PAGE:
Designed to replace DRAM in servers, EcoRAM aims to cut power draw by 75 percent and increase read/write performance.
MOUNTAIN VIEW, Calif. -- The flash memory sector noted a historic development June 25 when Spansion broke out of stealth mode and introduced a new, industrial-strength brand of the solid-state chip before a small group of analysts, media types and industry people here at the Computer History Museum. Spansion, established five years ago as a joint venture of AMD and Fujitsu and went public in 2005, introduced what it called a "new class" of flash memory called EcoRAM, the sole purpose of which is to help solve the growing energy consumption crisis in enterprise data centers by replacing power-hungry DRAM (dynamic random access memory) in data center servers.
Flash industry observers have known and/or suspected that an updated version of flash to replace DRAM was in the works. With EcoRAM -- which uses only a fraction of the electrical draw that DRAM requires -- it appears that the time finally has come.
DRAM, commonly used in servers of all types for boot-up and other purposes, offers fast access to data but consumes an inordinate amount of power. It stores each bit of data in a separate capacitor within an integrated circuit. Since capacitors leak charge, the information eventually fades unless the capacitor charge is refreshed periodically -- which is why DRAM uses so much power.
DRAM has served the IT industry well for nearly two decades. However, it is expensive to produce, and the highest-capacity form that can be acquired is only 8GB. The 4GB form is the most common.
EcoRAM, which is in beta tests now with a few major Internet companies that officials declined to name, is expected to be much cheaper in the long run and can be acquired in DIMMs (dual inline memory modules) of up to 32GB capacity.
Spansion has combined with fellow startup Virident Systems, whose new GreenGateway technology -- also announced June 24 -- serves as the server architecture platform for the EcoRAM memory. The combination of the two technologies ("We're joined at the hip," said Virident CEO Raj Parehk) allows this "flash on steroids" to do its thing, which is to provide 10 times the read/write speed of DRAM, hold more data and be less expensive to acquire and implement.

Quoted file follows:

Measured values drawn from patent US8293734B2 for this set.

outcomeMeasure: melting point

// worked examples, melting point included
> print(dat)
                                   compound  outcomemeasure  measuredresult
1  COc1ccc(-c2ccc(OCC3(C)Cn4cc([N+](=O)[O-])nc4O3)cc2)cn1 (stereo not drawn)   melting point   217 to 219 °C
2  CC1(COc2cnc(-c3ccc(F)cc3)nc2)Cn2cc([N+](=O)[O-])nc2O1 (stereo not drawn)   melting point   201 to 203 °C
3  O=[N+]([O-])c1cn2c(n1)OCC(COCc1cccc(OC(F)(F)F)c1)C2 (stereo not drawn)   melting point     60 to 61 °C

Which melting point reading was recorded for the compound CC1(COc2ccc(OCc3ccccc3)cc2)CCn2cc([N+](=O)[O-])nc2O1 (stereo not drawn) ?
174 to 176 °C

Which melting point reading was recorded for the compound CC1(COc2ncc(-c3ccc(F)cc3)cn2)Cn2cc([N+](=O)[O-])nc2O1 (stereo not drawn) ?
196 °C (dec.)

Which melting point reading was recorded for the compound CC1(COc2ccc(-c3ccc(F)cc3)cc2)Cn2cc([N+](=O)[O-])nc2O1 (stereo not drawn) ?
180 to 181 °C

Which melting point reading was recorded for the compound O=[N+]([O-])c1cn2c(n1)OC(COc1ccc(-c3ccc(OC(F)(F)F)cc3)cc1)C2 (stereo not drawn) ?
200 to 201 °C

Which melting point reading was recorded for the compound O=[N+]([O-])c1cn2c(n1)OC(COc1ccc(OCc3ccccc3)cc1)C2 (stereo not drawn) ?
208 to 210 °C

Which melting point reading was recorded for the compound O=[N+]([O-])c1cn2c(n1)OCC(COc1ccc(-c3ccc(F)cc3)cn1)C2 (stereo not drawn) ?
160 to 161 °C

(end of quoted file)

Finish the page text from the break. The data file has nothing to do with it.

"We expect Spansion EcoRAM can help slash energy consumption by up to 75 percent in Internet data center servers and offer four times the memory capacity of traditional DRAM-only servers for the same energy consumption," Spansion President and CEO Bertrand Cambou told eWEEK.
Chris Preimesberger was named Editor-in-Chief of Features & Analysis at eWEEK in November 2011. Previously he served eWEEK as Senior Writer, covering a range of IT sectors that include data center systems, cloud computing, storage, virtualization, green IT, e-discovery and IT governance. His blog, Storage Station, is considered a go-to information source. Chris won a national Folio Award for magazine writing in November 2011 for a cover story on Salesforce.com and CEO-founder Marc Benioff, and he has served as a judge for the SIIA Codie Awards since 2005. In previous IT journalism, Chris was a founding editor of both IT Manager's Journal and DevX.com and was managing editor of Software Development magazine. His diverse resume also includes: sportswriter for the Los Angeles Daily News, covering NCAA and NBA basketball, television critic for the Palo Alto Times Tribune, and Sports Information Director at Stanford University. He has served as a correspondent for The Associated Press, covering Stanford and NCAA tournament basketball, since 1983. He has covered a number of major events, including the 1984 Democratic National Convention, a Presidential press conference at the White House in 1993, the Emmy Awards (three times), two Rose Bowls, the Fiesta Bowl, several NCAA men's and women's basketball tournaments, a Formula One Grand Prix auto race, a heavyweight boxing championship bout (Ali vs. Spinks, 1978), and the 1985 Super Bowl. A 1975 graduate of Pepperdine University in Malibu, Calif., Chris has won more than a dozen regional and national awards for his work. He and his wife, Rebecca, have four children and reside in Redwood City, Calif.Follow on Twitter: editingwhiz
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